Wanting a soulmate? Gendered anticipation and the gender trap

—Emily W. Kane

A recent Slate article by Jasmeet Sidhu, provocatively titled “How to Buy a Daughter,” explores the use of pre-implantation genetic diagnosis (or PGD) for the purposes of guaranteeing that a pregnancy results in a son or daughter. As Sidhu notes, “the average cost of a gender selection procedure at high-profile clinics is about $18,000, and an estimated 4,000 to 6,000 procedures are performed every year. Fertility doctors foresee an explosion in sex-selection procedures on the horizon, as couples become accustomed to the idea that they can pay to beget children of the gender they prefer.” So many things are striking about this phenomenon, including the way class and gender intersect in who has access to the resources to gain this kind of control over the gender of their eventual children. Through the social resource of money, affluent parents can control the apparently natural process of determining the sex of a baby.

But there’s another connection between social factors and what is apparently natural, one lurking at the root of the very assumption that one’s children will be dramatically different people depending on whether those two chromosomes are XX or XY, and it’s a connection I address in my new book, The Gender Trap: Parents and the Pitfalls of Raising Boys and Girls.

I interviewed a wide range of parents of preschoolers—they included mothers and fathers, some gay and some straight. Among the interviewees were biological parents as well as adoptive, foster and step parents, partnered parents as well as single parents, and parents from a variety of racial and class backgrounds. I began each interview with a simple question: Before you ever had children, did you have any preference for eventually having a son or a daughter? Most did recall a preference one way or the other, and as I put it in my book, “At this early stage, on the relatively frictionless plane of imagination, parents from all backgrounds expressed a strikingly consistent narrative of traditionally gendered offspring.” As I go on to note,

“They recounted envisioning iconic scenes of mothers shopping and talking with daughters and fathers playing catch and watching football with sons. They spoke about sons carrying on the family name and protecting female siblings, and daughters staying close emotionally long after childhood. These parents assumed that their children’s interests and tendencies would be determined by whether they were male or female, indicating that they anticipated a highly gendered child. For parents who ended up having a child whose gender they preferred, these anticipations are potentially self-fulfilling prophecies, as they began constructing their child’s gender even before the child was born. Even those who did not have a child with the preferred gender may well have laid the foundation for assumptions about what their eventual child would not enjoy, given their gendered assumptions about the preferred child.”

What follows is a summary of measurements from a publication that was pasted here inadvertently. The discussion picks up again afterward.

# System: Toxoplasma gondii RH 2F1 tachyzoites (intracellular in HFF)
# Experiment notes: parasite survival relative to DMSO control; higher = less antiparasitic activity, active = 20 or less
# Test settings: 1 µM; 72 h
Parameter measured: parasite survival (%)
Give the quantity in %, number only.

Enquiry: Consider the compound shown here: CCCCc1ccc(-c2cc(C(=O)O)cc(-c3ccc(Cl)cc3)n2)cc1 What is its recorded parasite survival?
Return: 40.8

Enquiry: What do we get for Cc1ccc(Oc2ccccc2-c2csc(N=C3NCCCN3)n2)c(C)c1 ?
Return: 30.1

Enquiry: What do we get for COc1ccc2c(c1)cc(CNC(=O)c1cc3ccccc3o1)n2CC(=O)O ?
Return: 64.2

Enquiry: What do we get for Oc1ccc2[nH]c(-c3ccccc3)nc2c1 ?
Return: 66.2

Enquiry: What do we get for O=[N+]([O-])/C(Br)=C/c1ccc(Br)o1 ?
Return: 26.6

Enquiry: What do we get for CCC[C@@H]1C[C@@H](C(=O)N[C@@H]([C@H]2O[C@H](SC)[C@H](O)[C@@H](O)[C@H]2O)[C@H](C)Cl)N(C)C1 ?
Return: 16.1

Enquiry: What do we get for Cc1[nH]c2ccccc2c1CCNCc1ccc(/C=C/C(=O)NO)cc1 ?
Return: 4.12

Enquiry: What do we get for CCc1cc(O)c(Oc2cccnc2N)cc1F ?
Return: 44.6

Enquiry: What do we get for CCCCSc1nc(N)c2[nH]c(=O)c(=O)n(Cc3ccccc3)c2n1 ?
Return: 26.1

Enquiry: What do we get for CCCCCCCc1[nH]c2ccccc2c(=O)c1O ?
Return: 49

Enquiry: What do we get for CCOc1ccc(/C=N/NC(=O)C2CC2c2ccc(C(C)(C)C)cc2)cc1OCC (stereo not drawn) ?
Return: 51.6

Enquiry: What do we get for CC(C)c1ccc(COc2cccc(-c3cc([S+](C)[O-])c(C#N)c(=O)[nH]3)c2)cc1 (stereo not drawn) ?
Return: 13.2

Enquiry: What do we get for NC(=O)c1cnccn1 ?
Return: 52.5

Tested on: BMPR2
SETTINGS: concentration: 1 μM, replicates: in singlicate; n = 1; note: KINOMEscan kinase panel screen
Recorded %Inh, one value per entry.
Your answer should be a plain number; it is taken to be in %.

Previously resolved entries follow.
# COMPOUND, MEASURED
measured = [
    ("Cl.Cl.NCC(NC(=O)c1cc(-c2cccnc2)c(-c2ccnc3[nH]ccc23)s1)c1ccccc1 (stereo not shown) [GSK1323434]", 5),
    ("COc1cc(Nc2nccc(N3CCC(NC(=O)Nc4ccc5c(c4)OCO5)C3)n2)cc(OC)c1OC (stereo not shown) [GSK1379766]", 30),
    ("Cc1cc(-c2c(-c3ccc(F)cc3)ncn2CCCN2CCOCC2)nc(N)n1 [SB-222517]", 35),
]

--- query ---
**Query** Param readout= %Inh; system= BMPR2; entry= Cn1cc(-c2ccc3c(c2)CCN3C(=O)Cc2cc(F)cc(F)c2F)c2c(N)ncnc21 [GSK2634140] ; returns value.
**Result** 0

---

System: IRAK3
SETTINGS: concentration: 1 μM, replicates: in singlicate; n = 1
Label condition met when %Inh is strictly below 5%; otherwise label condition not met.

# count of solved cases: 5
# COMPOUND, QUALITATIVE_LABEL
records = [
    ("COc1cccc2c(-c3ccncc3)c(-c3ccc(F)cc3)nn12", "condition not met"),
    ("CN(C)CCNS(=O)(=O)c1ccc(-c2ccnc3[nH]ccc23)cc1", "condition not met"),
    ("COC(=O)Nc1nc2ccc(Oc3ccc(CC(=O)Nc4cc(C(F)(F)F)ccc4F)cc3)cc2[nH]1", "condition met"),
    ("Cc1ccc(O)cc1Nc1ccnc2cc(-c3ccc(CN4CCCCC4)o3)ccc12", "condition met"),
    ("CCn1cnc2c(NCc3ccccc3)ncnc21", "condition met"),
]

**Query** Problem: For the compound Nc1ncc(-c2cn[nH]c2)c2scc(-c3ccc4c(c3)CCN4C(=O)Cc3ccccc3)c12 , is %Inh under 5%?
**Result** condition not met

I refer to this process as gendered anticipation, and one of the many examples I offer comes from a mother who indicated that she wanted a daughter because she “wanted a soul mate, someone who would grow up with me over the years and do things with me.” I argue that in the process of anticipating that a daughter would be a soul mate or that a son would enjoy playing sports, these parents are socially constructing the outcomes many will later read back as naturally issuing forth from their child’s chromosomes. As they draw on socially enforced images, there is clearly potential for this gendered anticipation to become a trap that parents may not even realize they are falling into, a trap that awaits their anticipated children as well. And this trap casts its net beyond their individual children and households. In what they assume about boys and girls, and about mothers and fathers, parents reinforce positive judgments about those who perform gender conventionally and reinforce obstacles for those who do not. Without any intention of doing so, these parents contribute to the social gender norms that later shape their own and their children’s behavior.

Loosening these kinds of expectations, beginning with pre-parenthood gendered anticipation, has the potential to dismantle other elements of the gender trap, and help create a better world for children and a more equitable world for adults as well.

Emily W. Kane is Professor of Sociology at Bates College, and author of the recently released, The Gender Trap: Parents and the Pitfalls of Raising Boys and Girls.

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